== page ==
Are you like me? Do things you did not write cause you more grief than anything you ever have written? Is the pain of the nonexistent greater than the pain of the inadequate or banal? Is it greater than the frustration of the rejected, the outgrown, or the embarrassing?
Go into the palace of your mind, while I go into mine. Find the door that leads to the room of the unadmitted; the room filled with ghostly manuscripts that were never given flesh.
Take one down from the wall, as I do, and open it. Do you feel the way I do? Are you almost, but not quite, able to hold it in your hands? Do your eyes strain to make out the shifting print, amorphous and taunting you with an unreadable message?
Do you apologize to them? Do you promise to let some of them come into being?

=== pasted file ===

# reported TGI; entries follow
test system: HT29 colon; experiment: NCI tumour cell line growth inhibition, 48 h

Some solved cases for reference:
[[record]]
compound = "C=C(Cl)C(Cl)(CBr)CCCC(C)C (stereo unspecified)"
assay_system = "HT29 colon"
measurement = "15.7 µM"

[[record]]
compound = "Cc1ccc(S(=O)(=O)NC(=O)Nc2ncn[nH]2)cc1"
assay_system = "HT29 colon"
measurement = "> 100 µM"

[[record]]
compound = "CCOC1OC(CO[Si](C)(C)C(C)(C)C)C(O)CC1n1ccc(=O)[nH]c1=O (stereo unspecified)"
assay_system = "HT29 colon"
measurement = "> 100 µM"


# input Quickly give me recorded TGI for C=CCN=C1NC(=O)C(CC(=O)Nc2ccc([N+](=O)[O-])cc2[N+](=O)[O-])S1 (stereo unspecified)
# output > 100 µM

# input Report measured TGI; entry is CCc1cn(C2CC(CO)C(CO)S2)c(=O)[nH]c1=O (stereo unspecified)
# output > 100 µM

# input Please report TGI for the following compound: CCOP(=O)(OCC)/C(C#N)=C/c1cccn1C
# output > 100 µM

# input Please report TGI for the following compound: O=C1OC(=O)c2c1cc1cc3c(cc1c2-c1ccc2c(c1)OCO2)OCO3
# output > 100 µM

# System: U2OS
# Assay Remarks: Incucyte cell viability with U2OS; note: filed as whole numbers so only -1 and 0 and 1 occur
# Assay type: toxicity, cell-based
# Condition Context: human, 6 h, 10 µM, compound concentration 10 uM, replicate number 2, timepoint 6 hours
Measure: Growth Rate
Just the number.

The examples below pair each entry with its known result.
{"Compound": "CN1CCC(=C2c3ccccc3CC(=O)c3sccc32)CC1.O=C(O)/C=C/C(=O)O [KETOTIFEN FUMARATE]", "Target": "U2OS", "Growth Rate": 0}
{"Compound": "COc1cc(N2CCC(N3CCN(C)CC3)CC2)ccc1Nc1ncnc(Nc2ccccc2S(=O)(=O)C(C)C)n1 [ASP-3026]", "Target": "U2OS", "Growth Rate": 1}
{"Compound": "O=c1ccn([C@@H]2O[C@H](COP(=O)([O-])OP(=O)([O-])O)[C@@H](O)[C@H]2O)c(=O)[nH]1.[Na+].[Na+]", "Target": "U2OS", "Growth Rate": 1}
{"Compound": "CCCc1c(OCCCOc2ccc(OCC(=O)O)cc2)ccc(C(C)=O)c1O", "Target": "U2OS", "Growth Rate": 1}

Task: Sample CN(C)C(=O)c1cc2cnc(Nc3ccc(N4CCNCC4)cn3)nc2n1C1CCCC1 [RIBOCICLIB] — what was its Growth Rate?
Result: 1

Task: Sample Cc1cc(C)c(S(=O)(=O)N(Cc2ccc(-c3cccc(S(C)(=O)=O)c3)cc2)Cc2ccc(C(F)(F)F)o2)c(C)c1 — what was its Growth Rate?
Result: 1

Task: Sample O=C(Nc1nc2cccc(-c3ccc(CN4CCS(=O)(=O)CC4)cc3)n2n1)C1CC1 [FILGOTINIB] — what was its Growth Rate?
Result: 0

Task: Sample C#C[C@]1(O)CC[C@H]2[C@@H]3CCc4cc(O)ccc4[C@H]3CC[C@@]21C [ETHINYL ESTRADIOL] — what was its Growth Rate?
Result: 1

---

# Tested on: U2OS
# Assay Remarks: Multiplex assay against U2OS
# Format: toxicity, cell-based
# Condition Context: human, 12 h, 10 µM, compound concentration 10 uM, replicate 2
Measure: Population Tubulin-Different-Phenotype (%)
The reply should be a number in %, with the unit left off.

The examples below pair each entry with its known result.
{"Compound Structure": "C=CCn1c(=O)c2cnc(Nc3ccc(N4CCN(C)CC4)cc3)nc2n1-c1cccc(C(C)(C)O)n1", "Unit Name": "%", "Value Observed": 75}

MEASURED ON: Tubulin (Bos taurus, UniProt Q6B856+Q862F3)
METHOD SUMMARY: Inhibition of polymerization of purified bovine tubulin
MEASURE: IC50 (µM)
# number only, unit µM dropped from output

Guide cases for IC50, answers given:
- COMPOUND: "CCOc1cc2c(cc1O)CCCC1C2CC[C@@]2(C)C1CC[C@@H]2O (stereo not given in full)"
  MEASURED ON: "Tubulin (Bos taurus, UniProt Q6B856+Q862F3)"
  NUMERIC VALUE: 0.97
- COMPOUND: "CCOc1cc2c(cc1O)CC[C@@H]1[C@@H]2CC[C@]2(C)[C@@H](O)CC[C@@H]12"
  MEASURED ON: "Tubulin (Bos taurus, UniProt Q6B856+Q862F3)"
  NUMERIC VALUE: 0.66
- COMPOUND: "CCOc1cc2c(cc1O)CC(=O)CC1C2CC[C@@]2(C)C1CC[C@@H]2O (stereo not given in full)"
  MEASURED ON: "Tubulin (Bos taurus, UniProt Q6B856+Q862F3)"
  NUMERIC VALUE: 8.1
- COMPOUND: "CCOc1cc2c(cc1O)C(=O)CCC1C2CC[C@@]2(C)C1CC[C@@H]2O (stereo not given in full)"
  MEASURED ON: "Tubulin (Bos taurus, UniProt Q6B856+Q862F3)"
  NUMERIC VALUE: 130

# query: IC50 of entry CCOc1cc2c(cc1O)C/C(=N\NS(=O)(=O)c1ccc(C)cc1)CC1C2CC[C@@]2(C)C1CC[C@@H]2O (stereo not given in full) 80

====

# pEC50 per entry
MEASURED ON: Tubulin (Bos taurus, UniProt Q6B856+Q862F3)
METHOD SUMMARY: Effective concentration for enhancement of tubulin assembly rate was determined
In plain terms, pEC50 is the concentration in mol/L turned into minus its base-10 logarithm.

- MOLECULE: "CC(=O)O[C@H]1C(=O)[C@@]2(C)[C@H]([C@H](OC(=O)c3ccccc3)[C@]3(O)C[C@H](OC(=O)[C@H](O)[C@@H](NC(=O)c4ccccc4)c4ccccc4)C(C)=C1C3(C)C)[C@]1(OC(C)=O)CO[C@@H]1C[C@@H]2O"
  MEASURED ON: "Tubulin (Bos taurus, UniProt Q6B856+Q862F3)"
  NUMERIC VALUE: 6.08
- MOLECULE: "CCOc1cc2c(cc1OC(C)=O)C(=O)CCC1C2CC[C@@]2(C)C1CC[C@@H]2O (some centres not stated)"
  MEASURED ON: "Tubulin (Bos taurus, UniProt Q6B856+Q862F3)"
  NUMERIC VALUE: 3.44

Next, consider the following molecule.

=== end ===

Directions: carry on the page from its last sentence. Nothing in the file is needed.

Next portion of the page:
Do you admit to yourself that you are lying?
That it can’t be done; that even if you tackle an old idea you can’t recapture the way you would have given it voice in its destined space and time. It might be better in some ways, or not–but that piece of aether, that ghost, will never take its solid form.
Do you pause in the doorway, suspended in currents of regret and acceptance?
I do not think I am the only one. You don’t have to be as old as I am, or have stifled your creativity for as many years as I did, to have a ghost library. We all have one, no matter how large or small.
I cannot change mine. The spirit behind words may be nonlinear, but my personal timeline only moves in a single direction. But when I think about trying to write, I can be conscious of the delicate brush of cobwebs against my skin, reminders of my last visit to that room.